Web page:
Acute kidney injury (AKI) is a widespread condition with severe detrimental effects on patient outcome. To date, general pharmacological therapies are not well-established; therefore, a specific therapeutic approach tailored to the underlying cause of AKI seems to be crucial.
Aim and methods
We provide an overview of recent publications questioning the importance of percutaneous renal biopsies in patients suffering from AKI. Additionally, we show examples of the clinical and histopathological experience from a tertiary hospital.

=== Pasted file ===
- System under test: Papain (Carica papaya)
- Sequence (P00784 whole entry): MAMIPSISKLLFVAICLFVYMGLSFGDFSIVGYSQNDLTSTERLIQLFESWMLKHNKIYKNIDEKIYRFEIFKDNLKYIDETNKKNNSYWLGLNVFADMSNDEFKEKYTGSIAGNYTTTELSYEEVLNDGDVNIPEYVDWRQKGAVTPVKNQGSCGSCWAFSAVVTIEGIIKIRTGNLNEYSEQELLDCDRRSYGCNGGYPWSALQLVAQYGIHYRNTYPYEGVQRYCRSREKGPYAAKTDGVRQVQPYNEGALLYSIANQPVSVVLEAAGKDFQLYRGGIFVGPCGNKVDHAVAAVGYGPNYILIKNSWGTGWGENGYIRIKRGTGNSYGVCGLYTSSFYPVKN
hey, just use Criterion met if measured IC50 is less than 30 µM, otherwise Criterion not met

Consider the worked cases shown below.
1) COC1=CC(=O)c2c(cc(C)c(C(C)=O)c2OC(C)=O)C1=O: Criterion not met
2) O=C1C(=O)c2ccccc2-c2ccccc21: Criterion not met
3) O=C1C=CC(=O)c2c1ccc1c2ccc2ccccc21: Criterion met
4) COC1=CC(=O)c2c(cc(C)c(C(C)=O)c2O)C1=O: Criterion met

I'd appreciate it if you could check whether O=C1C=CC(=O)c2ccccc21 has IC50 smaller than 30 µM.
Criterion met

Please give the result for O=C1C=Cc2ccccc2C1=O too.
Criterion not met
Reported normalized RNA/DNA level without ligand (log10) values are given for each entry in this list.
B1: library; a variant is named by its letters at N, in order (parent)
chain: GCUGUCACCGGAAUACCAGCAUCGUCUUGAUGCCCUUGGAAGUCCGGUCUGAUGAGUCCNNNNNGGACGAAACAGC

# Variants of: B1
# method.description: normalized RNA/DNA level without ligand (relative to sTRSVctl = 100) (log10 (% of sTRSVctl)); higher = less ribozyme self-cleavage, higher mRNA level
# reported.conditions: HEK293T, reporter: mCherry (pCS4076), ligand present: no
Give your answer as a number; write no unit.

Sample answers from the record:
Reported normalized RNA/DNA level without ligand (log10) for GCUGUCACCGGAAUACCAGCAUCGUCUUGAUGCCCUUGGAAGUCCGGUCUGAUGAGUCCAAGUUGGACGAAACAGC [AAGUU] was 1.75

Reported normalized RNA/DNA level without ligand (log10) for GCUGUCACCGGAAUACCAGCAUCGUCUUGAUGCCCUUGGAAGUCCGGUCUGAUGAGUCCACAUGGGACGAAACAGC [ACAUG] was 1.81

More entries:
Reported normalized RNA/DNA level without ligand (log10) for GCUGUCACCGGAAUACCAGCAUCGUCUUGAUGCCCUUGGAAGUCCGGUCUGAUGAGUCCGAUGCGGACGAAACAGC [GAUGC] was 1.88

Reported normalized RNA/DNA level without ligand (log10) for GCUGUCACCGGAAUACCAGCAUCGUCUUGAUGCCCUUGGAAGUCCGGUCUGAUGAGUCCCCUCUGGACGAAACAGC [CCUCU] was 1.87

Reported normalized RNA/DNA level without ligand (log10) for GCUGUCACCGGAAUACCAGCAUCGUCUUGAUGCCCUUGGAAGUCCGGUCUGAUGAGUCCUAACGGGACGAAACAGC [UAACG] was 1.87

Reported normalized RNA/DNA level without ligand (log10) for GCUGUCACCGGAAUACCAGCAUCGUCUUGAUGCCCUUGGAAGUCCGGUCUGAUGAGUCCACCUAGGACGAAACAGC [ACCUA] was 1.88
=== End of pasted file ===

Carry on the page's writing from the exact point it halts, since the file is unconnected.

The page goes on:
Several reasons favor the histopathological evaluation of the underlying conditions in patients with AKI: Firstly, a rapid clarification of the cause of AKI and loss of function by other methods, e. g. after kidney transplantation, is often not possible without a histopathological assessment. Secondly, characterization of the disease, especially activity and severity, is important prior to the initiation of a potentially damaging therapy. Thirdly, clinical or serological data might not be available at the time of biopsy. Unexpected findings are therefore not unusual. Further knowledge of chronic changes (e.g. glomerular sclerosis, tubular atrophy, interstitial fibrosis and arterial lesions) is essential for planning therapeutic strategies. These and other morphological parameters of a kidney biopsy in AKI seem important in terms of an evidence-based personalized approach to the treatment of patients; however, a strict risk-benefit analysis must be performed for each individual patient, as critically ill patients are especially susceptible to severe bleeding complications.